Monday, July 18, 2011

Getting scooped

Well, it happened (sort of). Another group recently published the results of an experiment we are trying to do in a prominent journal for our field. Now at first, I was upset about it, given that this experiment is the core of one of my student's PhDs. It is really easy to see this work in print, and get all freaked out.

Taking a second look, I found that Namnezia is totally right about scientific scooping (in my decidedly not crystallography/single answer field). Our experiment is similar in broad outline to what has been published, but the details vary in some very significant ways. Yes, we may be second, but at least we have had our thinking validated! First of all, this is an interesting scientific problem--at least one other good group is working on solving it. Second, our original intuition has been confirmed, demonstrating that our GENERAL approach will definitely work (which wasn't at all guaranteed). I am also hoping that a little competition will be motivating, but on that one, you never know.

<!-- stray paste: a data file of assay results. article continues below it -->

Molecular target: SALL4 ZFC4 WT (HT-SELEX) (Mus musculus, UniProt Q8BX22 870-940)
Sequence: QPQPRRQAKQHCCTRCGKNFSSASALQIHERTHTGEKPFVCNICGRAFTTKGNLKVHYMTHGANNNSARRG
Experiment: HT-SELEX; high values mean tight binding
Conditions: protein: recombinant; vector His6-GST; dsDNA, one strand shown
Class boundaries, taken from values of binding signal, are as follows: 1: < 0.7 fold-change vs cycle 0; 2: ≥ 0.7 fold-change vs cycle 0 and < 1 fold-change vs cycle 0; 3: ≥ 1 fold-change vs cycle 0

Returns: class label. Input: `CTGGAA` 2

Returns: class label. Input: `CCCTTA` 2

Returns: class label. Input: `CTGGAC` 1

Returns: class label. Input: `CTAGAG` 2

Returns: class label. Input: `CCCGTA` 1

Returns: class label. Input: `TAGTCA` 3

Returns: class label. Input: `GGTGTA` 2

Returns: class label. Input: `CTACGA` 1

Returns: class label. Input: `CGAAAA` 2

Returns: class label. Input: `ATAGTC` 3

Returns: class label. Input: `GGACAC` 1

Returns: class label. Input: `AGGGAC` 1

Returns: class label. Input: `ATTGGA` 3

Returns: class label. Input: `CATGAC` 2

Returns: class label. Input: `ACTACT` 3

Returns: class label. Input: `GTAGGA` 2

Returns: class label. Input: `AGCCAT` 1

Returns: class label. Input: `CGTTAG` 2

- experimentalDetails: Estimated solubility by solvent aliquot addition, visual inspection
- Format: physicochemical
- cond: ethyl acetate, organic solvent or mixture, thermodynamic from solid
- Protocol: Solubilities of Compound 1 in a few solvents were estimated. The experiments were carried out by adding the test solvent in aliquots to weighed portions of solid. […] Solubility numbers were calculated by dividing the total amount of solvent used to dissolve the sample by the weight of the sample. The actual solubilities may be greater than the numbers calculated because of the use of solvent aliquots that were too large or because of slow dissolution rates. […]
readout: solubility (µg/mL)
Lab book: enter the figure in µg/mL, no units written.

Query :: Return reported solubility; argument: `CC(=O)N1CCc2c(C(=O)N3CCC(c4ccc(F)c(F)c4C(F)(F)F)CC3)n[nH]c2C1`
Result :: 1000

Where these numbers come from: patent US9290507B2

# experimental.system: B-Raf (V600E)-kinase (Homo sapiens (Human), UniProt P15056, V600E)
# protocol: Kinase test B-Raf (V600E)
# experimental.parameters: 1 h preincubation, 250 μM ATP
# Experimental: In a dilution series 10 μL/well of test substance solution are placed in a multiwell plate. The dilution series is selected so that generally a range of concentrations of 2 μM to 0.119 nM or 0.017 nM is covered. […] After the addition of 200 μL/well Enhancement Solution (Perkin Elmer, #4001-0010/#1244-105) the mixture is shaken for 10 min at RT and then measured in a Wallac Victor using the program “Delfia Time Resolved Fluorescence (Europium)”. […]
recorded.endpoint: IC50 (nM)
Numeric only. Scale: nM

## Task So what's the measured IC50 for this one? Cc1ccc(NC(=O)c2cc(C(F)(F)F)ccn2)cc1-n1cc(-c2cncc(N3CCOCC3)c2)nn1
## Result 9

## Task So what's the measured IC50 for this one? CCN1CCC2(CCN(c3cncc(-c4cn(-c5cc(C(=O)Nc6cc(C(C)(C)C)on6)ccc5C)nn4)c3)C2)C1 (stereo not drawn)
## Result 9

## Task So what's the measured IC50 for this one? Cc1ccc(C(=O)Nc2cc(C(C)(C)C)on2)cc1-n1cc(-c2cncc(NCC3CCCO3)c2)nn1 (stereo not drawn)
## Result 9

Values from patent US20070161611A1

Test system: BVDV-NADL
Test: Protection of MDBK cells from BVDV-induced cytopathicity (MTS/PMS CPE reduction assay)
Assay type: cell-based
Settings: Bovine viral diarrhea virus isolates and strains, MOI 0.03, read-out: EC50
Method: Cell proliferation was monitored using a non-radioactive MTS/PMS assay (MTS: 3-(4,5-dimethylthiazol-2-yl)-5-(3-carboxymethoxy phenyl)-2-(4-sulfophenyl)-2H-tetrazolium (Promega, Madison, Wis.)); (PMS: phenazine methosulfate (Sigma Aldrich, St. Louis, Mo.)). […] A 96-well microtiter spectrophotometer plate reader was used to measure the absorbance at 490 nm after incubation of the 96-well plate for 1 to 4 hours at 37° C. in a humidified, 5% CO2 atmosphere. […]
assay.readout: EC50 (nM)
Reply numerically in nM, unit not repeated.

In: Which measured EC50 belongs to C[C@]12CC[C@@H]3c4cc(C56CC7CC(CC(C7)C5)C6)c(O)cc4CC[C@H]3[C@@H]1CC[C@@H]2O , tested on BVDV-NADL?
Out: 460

Now, I would certainly have been happier to be the first to demonstrate this concept, but the sky isn't falling, this didn't wreck my tenure chances, my student will still get nice publications, and all our hard work to date isn't wasted. In some ways this is new to me (much of my prior work was on REALLY niche systems or in systems with a relatively high barrier to entry). I am actually pretty happy to have more scientific playmates now, so to speak. But everything is a mixed blessing, so working in a more populated area of science means things like this are going to happen.